Thursday, May 19, 2005

Anticipation, Nostalgia and Sith

Well, I'm on my merry way to view Star Wars Episode III: Revenge of the Sith this coming weekend, although a lot of folks in the media have already seen it and given it very positive reviews. Last time I checked the tomato rating at rottentomatoes.com, Lucas's latest installment had garnered something like 83% positive ratings, which is extraordinary.

Many of the reviews - by grown-up Gen X'ers like myself - have used the occasion of a review to ponder the entire Star Wars experience, 1977 - 2005, and discuss feelings of completion, as a chapter of life closes. I understand the sentiment. I've seen every Star Wars on opening weekend since 1977 with my Mom and Dad, and so every new Star Wars adventure is a kind of special event for me too. And yet, I don't know what I'll feel during the film.

Nostalgia is the most useless of emotions, as someone famous once said and for movie critics, nostalgia is actually an impediment to clear thinking. I wonder if critics who go into Star Wars thinking about all the baggage of nearly 30 years are in the right frame of mind to review the film fairly. Or, conversely, if Lucas is banking on that, and the film is riding a tide of good will.

Nostalgia and anticipation - help or hindrance to Star Wars? Discuss amongst yourselves...

Here are my thoughts. Each time a Star Wars movie is released, aren't we old timers/OT'ers really just comparing the new film to an "experience" we remember as a pleasant one from childhood? How can anything really compare to that memory? So - clearly - nostalgia and anticipation have worked against previous installments...

For instance, I consider The Phantom Menace and Attack of the Clones - both of which I own on DVD - two of the most boring motion pictures I've ever sat through. Nowadays, from the comfort of my couch, I can't stay awake through more than the first 11 minutes of Phantom Menace without heavy doses of caffeine. I guess Attack of the Clones is marginally better. I can usually stay awake almost thirty minutes sans coffee.

I just hope I will stay awake through all of Revenge of the Sith. That's my first benchmark. Let alone re-capture the glory of Star Wars that I remember from childhood...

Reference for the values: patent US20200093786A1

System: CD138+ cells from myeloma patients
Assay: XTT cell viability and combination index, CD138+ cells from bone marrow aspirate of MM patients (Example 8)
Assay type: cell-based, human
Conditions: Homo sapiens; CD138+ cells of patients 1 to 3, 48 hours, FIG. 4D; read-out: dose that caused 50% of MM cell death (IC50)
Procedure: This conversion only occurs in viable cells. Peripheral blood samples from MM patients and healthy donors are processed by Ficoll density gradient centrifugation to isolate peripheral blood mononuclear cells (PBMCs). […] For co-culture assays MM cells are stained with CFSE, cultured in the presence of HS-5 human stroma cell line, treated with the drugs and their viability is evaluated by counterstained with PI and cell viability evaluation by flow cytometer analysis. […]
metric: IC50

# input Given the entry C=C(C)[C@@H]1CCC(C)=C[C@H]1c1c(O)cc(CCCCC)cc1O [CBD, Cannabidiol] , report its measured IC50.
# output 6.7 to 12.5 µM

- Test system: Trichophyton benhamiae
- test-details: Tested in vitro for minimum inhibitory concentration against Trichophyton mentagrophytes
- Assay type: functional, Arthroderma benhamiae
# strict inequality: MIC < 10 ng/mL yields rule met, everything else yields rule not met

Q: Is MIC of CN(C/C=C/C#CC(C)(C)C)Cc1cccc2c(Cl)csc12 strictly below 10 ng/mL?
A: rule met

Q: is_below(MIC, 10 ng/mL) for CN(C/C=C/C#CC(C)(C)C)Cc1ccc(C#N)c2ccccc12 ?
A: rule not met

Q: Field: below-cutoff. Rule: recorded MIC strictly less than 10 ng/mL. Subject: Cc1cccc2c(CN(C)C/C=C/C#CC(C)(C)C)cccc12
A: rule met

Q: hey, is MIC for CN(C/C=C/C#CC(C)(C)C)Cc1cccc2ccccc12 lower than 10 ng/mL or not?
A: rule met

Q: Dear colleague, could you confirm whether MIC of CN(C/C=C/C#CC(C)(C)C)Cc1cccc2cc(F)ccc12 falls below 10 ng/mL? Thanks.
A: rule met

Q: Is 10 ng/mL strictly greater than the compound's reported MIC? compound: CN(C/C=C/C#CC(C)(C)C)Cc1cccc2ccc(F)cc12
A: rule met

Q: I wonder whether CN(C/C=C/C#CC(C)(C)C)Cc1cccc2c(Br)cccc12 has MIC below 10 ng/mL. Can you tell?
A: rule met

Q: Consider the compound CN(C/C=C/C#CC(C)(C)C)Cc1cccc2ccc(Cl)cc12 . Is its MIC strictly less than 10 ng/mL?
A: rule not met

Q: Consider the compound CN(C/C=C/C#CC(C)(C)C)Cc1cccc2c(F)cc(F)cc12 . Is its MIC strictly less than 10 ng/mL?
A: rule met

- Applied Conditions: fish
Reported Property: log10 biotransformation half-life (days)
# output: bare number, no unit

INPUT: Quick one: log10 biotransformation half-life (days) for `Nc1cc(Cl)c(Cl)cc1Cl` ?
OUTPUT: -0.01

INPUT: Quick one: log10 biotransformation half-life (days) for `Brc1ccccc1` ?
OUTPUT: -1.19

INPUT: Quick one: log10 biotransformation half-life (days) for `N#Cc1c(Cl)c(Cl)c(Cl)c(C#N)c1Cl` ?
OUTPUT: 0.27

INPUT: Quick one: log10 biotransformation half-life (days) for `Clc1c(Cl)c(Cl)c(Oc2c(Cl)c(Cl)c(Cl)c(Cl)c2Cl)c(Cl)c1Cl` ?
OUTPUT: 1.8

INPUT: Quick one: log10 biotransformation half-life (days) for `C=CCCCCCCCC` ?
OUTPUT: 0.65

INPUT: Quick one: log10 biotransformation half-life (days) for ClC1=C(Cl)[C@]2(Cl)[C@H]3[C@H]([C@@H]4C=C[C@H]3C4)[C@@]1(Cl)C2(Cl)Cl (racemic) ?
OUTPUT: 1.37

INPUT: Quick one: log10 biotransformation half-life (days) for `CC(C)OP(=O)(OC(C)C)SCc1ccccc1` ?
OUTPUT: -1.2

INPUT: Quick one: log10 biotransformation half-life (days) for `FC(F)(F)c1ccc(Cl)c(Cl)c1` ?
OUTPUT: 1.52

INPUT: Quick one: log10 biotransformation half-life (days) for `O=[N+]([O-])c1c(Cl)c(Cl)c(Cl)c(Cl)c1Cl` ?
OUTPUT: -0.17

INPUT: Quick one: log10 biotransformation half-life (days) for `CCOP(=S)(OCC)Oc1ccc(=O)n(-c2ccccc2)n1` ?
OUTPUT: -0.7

But on the other hand, Revenge of the Sith plays most like an OT movie by all accounts. We see the inside of the rebel blockade runner. Darth Vader and Chewbacca return. Luke and Leia are born. Yada yada (or Yoda Yoda...). So Lucas is clearly banking on nostalgia here to carry some elements of his flick. It seems to have worked, because nearly every review has commented on the film's closeness in tone to Star Wars.

So nostalgia cuts both ways in regards to Star Wars movies. I'm just not sure which way it will cut for me as a critic. But that's okay, because only a Sith thinks in absolutes, right?

Thursday, May 05, 2005

Encyclopedia of Superheroes on Film and Television selected among "Best of Reference, 2005" by New York Public Library

Hey everybody, I'm just recently back from New York City, where on April 29, 2005, The New York Public Library selected my 600+ page 2004 book The Encyclopedia of Superheroes on Film and Television (McFarland, 2004) as one of the "Best of Reference" for the year 2005. There was a celebration at the Donnell Library Center that morning, and my wife Kathryn and my agent June attended with me. It was great fun.

Every year, the NY Public Library (and a committee of librarians) selects a list of "books, websites and electronic resources" for this distinguished honor. According to their site, the selection criteria include "value and appropriateness for branch collections, organization of material, style of presentation, and authority of authors and editors." It's very cool - and very humbling - to see my book on this select list (which also includes titles such as The Cambridge Guide to English Usage, and The Encyclopedia of the American Presidency).

Just as cool as making the list was attending the ceremony, and seeing the stalwart librarians put on an amusing Buffy the Vampire Slayer skit to celebrate and describe my book for the audience. Very, very cool (and well-performed!).

The NYPL calls The Encyclopedia of Superheroes on Film and Television "an amazing collection of superhero biographies" and notes that the book is "detailed," so I'm just tinkled pink about the whole thing. Kathryn and I also got to visit my publisher in New York, Applause, and visit with family in New Jersey, so it was a wonderful trip all around.

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